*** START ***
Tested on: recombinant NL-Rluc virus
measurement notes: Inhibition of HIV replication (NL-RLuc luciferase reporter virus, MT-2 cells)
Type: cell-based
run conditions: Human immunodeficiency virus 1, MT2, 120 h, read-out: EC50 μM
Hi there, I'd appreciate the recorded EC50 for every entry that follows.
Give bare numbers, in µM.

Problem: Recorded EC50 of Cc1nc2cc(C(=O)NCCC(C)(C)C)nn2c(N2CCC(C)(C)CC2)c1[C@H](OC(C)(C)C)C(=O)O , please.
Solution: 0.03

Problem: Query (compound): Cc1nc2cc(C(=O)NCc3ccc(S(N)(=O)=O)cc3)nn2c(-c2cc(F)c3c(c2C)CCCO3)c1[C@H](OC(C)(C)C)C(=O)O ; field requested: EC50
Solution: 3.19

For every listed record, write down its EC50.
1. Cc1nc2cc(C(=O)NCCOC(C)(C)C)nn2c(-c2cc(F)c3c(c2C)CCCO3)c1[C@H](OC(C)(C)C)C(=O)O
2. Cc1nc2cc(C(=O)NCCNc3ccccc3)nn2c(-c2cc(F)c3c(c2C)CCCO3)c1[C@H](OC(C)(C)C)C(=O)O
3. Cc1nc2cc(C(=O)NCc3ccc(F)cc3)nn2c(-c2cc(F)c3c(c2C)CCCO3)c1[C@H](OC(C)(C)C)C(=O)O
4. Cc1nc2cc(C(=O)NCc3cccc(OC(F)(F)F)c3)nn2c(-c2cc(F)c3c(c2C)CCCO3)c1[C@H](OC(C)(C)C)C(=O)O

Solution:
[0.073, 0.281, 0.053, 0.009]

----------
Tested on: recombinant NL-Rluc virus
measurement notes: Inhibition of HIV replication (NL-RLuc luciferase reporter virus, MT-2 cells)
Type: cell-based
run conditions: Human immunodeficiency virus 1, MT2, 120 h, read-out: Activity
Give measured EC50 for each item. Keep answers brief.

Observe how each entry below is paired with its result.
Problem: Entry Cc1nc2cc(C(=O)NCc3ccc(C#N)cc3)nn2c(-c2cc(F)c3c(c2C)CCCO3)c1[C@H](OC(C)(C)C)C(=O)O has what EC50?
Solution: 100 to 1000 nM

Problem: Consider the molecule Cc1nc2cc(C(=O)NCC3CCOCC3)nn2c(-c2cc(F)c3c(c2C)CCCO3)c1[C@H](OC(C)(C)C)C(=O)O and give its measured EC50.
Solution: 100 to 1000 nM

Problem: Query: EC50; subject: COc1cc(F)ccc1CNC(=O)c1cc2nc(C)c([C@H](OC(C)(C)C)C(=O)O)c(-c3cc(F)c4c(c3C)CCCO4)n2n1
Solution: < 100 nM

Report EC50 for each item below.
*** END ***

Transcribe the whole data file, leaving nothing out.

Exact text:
Tested on: recombinant NL-Rluc virus
measurement notes: Inhibition of HIV replication (NL-RLuc luciferase reporter virus, MT-2 cells)
Type: cell-based
run conditions: Human immunodeficiency virus 1, MT2, 120 h, read-out: EC50 μM
Hi there, I'd appreciate the recorded EC50 for every entry that follows.
Give bare numbers, in µM.

Problem: Recorded EC50 of Cc1nc2cc(C(=O)NCCC(C)(C)C)nn2c(N2CCC(C)(C)CC2)c1[C@H](OC(C)(C)C)C(=O)O , please.
Solution: 0.03

Problem: Query (compound): Cc1nc2cc(C(=O)NCc3ccc(S(N)(=O)=O)cc3)nn2c(-c2cc(F)c3c(c2C)CCCO3)c1[C@H](OC(C)(C)C)C(=O)O ; field requested: EC50
Solution: 3.19

For every listed record, write down its EC50.
1. Cc1nc2cc(C(=O)NCCOC(C)(C)C)nn2c(-c2cc(F)c3c(c2C)CCCO3)c1[C@H](OC(C)(C)C)C(=O)O
2. Cc1nc2cc(C(=O)NCCNc3ccccc3)nn2c(-c2cc(F)c3c(c2C)CCCO3)c1[C@H](OC(C)(C)C)C(=O)O
3. Cc1nc2cc(C(=O)NCc3ccc(F)cc3)nn2c(-c2cc(F)c3c(c2C)CCCO3)c1[C@H](OC(C)(C)C)C(=O)O
4. Cc1nc2cc(C(=O)NCc3cccc(OC(F)(F)F)c3)nn2c(-c2cc(F)c3c(c2C)CCCO3)c1[C@H](OC(C)(C)C)C(=O)O

Solution:
[0.073, 0.281, 0.053, 0.009]

----------
Tested on: recombinant NL-Rluc virus
measurement notes: Inhibition of HIV replication (NL-RLuc luciferase reporter virus, MT-2 cells)
Type: cell-based
run conditions: Human immunodeficiency virus 1, MT2, 120 h, read-out: Activity
Give measured EC50 for each item. Keep answers brief.

Observe how each entry below is paired with its result.
Problem: Entry Cc1nc2cc(C(=O)NCc3ccc(C#N)cc3)nn2c(-c2cc(F)c3c(c2C)CCCO3)c1[C@H](OC(C)(C)C)C(=O)O has what EC50?
Solution: 100 to 1000 nM

Problem: Consider the molecule Cc1nc2cc(C(=O)NCC3CCOCC3)nn2c(-c2cc(F)c3c(c2C)CCCO3)c1[C@H](OC(C)(C)C)C(=O)O and give its measured EC50.
Solution: 100 to 1000 nM

Problem: Query: EC50; subject: COc1cc(F)ccc1CNC(=O)c1cc2nc(C)c([C@H](OC(C)(C)C)C(=O)O)c(-c3cc(F)c4c(c3C)CCCO4)n2n1
Solution: < 100 nM

Report EC50 for each item below.